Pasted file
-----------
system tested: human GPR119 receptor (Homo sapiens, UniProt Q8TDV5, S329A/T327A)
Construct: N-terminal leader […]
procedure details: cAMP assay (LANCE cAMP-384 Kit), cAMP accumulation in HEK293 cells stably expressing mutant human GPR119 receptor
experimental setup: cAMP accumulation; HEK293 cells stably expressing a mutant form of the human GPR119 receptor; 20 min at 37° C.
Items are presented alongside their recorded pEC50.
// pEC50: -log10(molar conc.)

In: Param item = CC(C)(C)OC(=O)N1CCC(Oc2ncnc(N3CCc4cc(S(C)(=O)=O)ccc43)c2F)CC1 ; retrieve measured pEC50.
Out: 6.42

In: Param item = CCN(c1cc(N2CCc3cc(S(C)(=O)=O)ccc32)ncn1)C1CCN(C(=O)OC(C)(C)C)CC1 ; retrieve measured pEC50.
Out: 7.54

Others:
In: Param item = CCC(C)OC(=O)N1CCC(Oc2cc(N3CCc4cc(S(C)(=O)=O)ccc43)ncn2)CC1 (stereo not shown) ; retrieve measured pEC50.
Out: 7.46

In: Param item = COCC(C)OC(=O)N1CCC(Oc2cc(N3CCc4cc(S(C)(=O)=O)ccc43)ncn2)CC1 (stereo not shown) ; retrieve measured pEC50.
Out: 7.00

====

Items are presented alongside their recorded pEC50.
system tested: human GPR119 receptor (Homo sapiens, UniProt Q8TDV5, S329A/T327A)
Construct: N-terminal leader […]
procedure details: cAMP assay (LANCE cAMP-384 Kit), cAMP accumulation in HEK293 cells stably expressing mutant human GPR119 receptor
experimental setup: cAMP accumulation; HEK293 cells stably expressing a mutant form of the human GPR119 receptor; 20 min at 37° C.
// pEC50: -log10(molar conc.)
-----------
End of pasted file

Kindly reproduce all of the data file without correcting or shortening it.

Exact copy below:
system tested: human GPR119 receptor (Homo sapiens, UniProt Q8TDV5, S329A/T327A)
Construct: N-terminal leader […]
procedure details: cAMP assay (LANCE cAMP-384 Kit), cAMP accumulation in HEK293 cells stably expressing mutant human GPR119 receptor
experimental setup: cAMP accumulation; HEK293 cells stably expressing a mutant form of the human GPR119 receptor; 20 min at 37° C.
Items are presented alongside their recorded pEC50.
// pEC50: -log10(molar conc.)

In: Param item = CC(C)(C)OC(=O)N1CCC(Oc2ncnc(N3CCc4cc(S(C)(=O)=O)ccc43)c2F)CC1 ; retrieve measured pEC50.
Out: 6.42

In: Param item = CCN(c1cc(N2CCc3cc(S(C)(=O)=O)ccc32)ncn1)C1CCN(C(=O)OC(C)(C)C)CC1 ; retrieve measured pEC50.
Out: 7.54

Others:
In: Param item = CCC(C)OC(=O)N1CCC(Oc2cc(N3CCc4cc(S(C)(=O)=O)ccc43)ncn2)CC1 (stereo not shown) ; retrieve measured pEC50.
Out: 7.46

In: Param item = COCC(C)OC(=O)N1CCC(Oc2cc(N3CCc4cc(S(C)(=O)=O)ccc43)ncn2)CC1 (stereo not shown) ; retrieve measured pEC50.
Out: 7.00

====

Items are presented alongside their recorded pEC50.
system tested: human GPR119 receptor (Homo sapiens, UniProt Q8TDV5, S329A/T327A)
Construct: N-terminal leader […]
procedure details: cAMP assay (LANCE cAMP-384 Kit), cAMP accumulation in HEK293 cells stably expressing mutant human GPR119 receptor
experimental setup: cAMP accumulation; HEK293 cells stably expressing a mutant form of the human GPR119 receptor; 20 min at 37° C.
// pEC50: -log10(molar conc.)